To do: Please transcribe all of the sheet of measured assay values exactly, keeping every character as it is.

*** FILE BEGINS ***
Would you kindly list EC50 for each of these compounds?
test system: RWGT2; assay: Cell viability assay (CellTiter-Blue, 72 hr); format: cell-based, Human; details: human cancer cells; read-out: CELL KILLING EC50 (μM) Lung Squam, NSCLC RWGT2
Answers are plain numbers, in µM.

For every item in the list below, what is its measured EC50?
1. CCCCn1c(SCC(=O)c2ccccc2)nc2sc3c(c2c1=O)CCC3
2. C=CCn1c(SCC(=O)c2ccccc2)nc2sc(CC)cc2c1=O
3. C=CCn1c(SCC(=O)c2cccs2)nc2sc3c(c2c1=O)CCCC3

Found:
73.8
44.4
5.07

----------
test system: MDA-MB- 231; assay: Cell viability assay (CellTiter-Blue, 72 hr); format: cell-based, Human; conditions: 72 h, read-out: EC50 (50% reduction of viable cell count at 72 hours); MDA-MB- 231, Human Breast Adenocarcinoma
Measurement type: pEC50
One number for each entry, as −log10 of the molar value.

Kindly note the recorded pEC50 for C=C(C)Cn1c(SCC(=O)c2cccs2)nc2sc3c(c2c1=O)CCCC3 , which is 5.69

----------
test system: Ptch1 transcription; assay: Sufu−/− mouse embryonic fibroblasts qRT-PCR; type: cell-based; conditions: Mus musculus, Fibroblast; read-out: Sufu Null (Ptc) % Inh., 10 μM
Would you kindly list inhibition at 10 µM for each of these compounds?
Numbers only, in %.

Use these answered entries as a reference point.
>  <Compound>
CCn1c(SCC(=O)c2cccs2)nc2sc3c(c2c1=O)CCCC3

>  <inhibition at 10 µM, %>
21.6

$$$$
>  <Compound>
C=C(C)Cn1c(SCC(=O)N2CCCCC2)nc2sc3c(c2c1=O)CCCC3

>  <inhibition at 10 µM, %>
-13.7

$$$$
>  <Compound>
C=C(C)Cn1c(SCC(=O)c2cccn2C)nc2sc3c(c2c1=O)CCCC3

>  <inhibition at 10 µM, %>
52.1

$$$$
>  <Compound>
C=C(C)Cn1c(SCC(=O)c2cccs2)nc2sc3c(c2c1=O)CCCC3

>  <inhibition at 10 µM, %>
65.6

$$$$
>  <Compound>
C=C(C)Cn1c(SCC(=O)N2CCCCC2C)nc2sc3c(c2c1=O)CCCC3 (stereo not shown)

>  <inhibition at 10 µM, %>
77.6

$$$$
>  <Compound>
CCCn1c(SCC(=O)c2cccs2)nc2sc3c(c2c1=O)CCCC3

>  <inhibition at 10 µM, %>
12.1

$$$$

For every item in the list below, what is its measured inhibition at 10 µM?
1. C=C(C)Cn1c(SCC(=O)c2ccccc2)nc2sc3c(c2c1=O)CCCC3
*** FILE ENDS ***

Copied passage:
Would you kindly list EC50 for each of these compounds?
test system: RWGT2; assay: Cell viability assay (CellTiter-Blue, 72 hr); format: cell-based, Human; details: human cancer cells; read-out: CELL KILLING EC50 (μM) Lung Squam, NSCLC RWGT2
Answers are plain numbers, in µM.

For every item in the list below, what is its measured EC50?
1. CCCCn1c(SCC(=O)c2ccccc2)nc2sc3c(c2c1=O)CCC3
2. C=CCn1c(SCC(=O)c2ccccc2)nc2sc(CC)cc2c1=O
3. C=CCn1c(SCC(=O)c2cccs2)nc2sc3c(c2c1=O)CCCC3

Found:
73.8
44.4
5.07

----------
test system: MDA-MB- 231; assay: Cell viability assay (CellTiter-Blue, 72 hr); format: cell-based, Human; conditions: 72 h, read-out: EC50 (50% reduction of viable cell count at 72 hours); MDA-MB- 231, Human Breast Adenocarcinoma
Measurement type: pEC50
One number for each entry, as −log10 of the molar value.

Kindly note the recorded pEC50 for C=C(C)Cn1c(SCC(=O)c2cccs2)nc2sc3c(c2c1=O)CCCC3 , which is 5.69

----------
test system: Ptch1 transcription; assay: Sufu−/− mouse embryonic fibroblasts qRT-PCR; type: cell-based; conditions: Mus musculus, Fibroblast; read-out: Sufu Null (Ptc) % Inh., 10 μM
Would you kindly list inhibition at 10 µM for each of these compounds?
Numbers only, in %.

Use these answered entries as a reference point.
>  <Compound>
CCn1c(SCC(=O)c2cccs2)nc2sc3c(c2c1=O)CCCC3

>  <inhibition at 10 µM, %>
21.6

$$$$
>  <Compound>
C=C(C)Cn1c(SCC(=O)N2CCCCC2)nc2sc3c(c2c1=O)CCCC3

>  <inhibition at 10 µM, %>
-13.7

$$$$
>  <Compound>
C=C(C)Cn1c(SCC(=O)c2cccn2C)nc2sc3c(c2c1=O)CCCC3

>  <inhibition at 10 µM, %>
52.1

$$$$
>  <Compound>
C=C(C)Cn1c(SCC(=O)c2cccs2)nc2sc3c(c2c1=O)CCCC3

>  <inhibition at 10 µM, %>
65.6

$$$$
>  <Compound>
C=C(C)Cn1c(SCC(=O)N2CCCCC2C)nc2sc3c(c2c1=O)CCCC3 (stereo not shown)

>  <inhibition at 10 µM, %>
77.6

$$$$
>  <Compound>
CCCn1c(SCC(=O)c2cccs2)nc2sc3c(c2c1=O)CCCC3

>  <inhibition at 10 µM, %>
12.1

$$$$

For every item in the list below, what is its measured inhibition at 10 µM?
1. C=C(C)Cn1c(SCC(=O)c2ccccc2)nc2sc3c(c2c1=O)CCCC3